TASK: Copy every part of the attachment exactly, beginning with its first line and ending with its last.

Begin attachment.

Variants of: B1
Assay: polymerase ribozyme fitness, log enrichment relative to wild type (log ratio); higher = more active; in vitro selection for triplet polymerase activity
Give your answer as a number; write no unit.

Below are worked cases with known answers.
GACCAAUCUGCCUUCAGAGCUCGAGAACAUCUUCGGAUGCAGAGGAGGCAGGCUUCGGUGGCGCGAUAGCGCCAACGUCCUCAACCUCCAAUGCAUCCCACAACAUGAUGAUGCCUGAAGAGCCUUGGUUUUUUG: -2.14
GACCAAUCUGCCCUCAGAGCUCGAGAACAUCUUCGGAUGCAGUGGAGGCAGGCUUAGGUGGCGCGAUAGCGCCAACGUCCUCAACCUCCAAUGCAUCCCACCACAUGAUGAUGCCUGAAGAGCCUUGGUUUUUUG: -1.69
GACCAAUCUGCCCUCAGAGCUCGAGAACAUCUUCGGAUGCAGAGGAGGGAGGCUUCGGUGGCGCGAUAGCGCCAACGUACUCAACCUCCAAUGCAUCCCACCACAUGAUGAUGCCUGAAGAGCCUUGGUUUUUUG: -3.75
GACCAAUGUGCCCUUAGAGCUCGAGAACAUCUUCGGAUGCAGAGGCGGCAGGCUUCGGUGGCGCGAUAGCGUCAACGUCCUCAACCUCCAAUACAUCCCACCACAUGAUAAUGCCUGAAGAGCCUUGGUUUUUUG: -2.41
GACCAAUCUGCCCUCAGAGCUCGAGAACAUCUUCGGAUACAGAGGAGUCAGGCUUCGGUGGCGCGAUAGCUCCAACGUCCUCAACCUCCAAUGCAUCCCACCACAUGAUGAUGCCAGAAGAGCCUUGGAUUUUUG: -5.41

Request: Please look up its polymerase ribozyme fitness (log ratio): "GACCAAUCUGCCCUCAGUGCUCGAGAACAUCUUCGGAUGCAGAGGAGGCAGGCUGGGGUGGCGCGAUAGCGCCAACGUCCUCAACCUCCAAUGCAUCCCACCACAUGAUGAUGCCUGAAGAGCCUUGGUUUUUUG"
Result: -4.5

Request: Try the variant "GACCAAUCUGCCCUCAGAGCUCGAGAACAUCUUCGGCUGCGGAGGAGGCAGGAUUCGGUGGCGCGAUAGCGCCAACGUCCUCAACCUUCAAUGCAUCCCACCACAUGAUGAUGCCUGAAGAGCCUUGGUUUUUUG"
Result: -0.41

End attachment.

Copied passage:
Variants of: B1
Assay: polymerase ribozyme fitness, log enrichment relative to wild type (log ratio); higher = more active; in vitro selection for triplet polymerase activity
Give your answer as a number; write no unit.

Below are worked cases with known answers.
GACCAAUCUGCCUUCAGAGCUCGAGAACAUCUUCGGAUGCAGAGGAGGCAGGCUUCGGUGGCGCGAUAGCGCCAACGUCCUCAACCUCCAAUGCAUCCCACAACAUGAUGAUGCCUGAAGAGCCUUGGUUUUUUG: -2.14
GACCAAUCUGCCCUCAGAGCUCGAGAACAUCUUCGGAUGCAGUGGAGGCAGGCUUAGGUGGCGCGAUAGCGCCAACGUCCUCAACCUCCAAUGCAUCCCACCACAUGAUGAUGCCUGAAGAGCCUUGGUUUUUUG: -1.69
GACCAAUCUGCCCUCAGAGCUCGAGAACAUCUUCGGAUGCAGAGGAGGGAGGCUUCGGUGGCGCGAUAGCGCCAACGUACUCAACCUCCAAUGCAUCCCACCACAUGAUGAUGCCUGAAGAGCCUUGGUUUUUUG: -3.75
GACCAAUGUGCCCUUAGAGCUCGAGAACAUCUUCGGAUGCAGAGGCGGCAGGCUUCGGUGGCGCGAUAGCGUCAACGUCCUCAACCUCCAAUACAUCCCACCACAUGAUAAUGCCUGAAGAGCCUUGGUUUUUUG: -2.41
GACCAAUCUGCCCUCAGAGCUCGAGAACAUCUUCGGAUACAGAGGAGUCAGGCUUCGGUGGCGCGAUAGCUCCAACGUCCUCAACCUCCAAUGCAUCCCACCACAUGAUGAUGCCAGAAGAGCCUUGGAUUUUUG: -5.41

Request: Please look up its polymerase ribozyme fitness (log ratio): "GACCAAUCUGCCCUCAGUGCUCGAGAACAUCUUCGGAUGCAGAGGAGGCAGGCUGGGGUGGCGCGAUAGCGCCAACGUCCUCAACCUCCAAUGCAUCCCACCACAUGAUGAUGCCUGAAGAGCCUUGGUUUUUUG"
Result: -4.5

Request: Try the variant "GACCAAUCUGCCCUCAGAGCUCGAGAACAUCUUCGGCUGCGGAGGAGGCAGGAUUCGGUGGCGCGAUAGCGCCAACGUCCUCAACCUUCAAUGCAUCCCACCACAUGAUGAUGCCUGAAGAGCCUUGGUUUUUUG"
Result: -0.41